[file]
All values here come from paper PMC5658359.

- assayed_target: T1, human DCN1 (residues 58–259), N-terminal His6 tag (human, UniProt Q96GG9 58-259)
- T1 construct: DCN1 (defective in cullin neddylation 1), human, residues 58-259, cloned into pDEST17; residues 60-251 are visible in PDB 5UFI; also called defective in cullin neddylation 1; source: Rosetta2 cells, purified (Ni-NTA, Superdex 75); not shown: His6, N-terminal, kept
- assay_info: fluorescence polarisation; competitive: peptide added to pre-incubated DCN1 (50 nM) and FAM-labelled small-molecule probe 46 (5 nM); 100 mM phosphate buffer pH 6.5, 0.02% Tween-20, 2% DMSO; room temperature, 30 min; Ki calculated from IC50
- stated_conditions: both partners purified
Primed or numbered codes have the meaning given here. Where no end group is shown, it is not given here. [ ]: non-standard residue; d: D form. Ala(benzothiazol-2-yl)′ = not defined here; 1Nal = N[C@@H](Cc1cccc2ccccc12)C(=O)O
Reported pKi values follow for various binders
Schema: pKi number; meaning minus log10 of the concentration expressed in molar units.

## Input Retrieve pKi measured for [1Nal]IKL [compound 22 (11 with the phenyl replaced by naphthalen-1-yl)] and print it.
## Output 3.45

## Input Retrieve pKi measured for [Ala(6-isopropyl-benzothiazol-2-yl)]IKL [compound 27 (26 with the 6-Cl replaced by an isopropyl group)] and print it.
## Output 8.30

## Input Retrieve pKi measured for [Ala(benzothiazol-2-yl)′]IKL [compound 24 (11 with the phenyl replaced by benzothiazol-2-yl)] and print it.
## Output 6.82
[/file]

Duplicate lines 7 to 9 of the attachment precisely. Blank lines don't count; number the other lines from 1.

Reported pKi values follow for various binders
Schema: pKi number; meaning minus log10 of the concentration expressed in molar units.

## Input Retrieve pKi measured for [1Nal]IKL [compound 22 (11 with the phenyl replaced by naphthalen-1-yl)] and print it.